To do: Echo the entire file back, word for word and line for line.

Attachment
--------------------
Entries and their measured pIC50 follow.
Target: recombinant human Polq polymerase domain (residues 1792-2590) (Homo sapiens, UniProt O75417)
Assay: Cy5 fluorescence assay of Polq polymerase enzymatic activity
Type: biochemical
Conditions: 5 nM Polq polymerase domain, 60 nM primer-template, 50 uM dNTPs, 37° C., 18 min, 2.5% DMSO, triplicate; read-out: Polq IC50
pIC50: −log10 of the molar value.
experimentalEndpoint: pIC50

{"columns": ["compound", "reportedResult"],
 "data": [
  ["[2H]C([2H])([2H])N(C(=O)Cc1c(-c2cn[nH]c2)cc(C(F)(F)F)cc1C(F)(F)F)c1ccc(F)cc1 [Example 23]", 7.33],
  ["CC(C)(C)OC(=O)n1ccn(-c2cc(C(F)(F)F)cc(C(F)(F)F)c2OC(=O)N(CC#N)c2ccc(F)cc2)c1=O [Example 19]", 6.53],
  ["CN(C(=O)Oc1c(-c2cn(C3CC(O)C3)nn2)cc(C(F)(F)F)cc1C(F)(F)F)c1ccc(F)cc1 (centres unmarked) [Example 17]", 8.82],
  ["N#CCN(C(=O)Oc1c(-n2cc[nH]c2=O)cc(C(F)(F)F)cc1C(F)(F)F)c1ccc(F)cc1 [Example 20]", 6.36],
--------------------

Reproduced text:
Entries and their measured pIC50 follow.
Target: recombinant human Polq polymerase domain (residues 1792-2590) (Homo sapiens, UniProt O75417)
Assay: Cy5 fluorescence assay of Polq polymerase enzymatic activity
Type: biochemical
Conditions: 5 nM Polq polymerase domain, 60 nM primer-template, 50 uM dNTPs, 37° C., 18 min, 2.5% DMSO, triplicate; read-out: Polq IC50
pIC50: −log10 of the molar value.
experimentalEndpoint: pIC50

{"columns": ["compound", "reportedResult"],
 "data": [
  ["[2H]C([2H])([2H])N(C(=O)Cc1c(-c2cn[nH]c2)cc(C(F)(F)F)cc1C(F)(F)F)c1ccc(F)cc1 [Example 23]", 7.33],
  ["CC(C)(C)OC(=O)n1ccn(-c2cc(C(F)(F)F)cc(C(F)(F)F)c2OC(=O)N(CC#N)c2ccc(F)cc2)c1=O [Example 19]", 6.53],
  ["CN(C(=O)Oc1c(-c2cn(C3CC(O)C3)nn2)cc(C(F)(F)F)cc1C(F)(F)F)c1ccc(F)cc1 (centres unmarked) [Example 17]", 8.82],
  ["N#CCN(C(=O)Oc1c(-n2cc[nH]c2=O)cc(C(F)(F)F)cc1C(F)(F)F)c1ccc(F)cc1 [Example 20]", 6.36],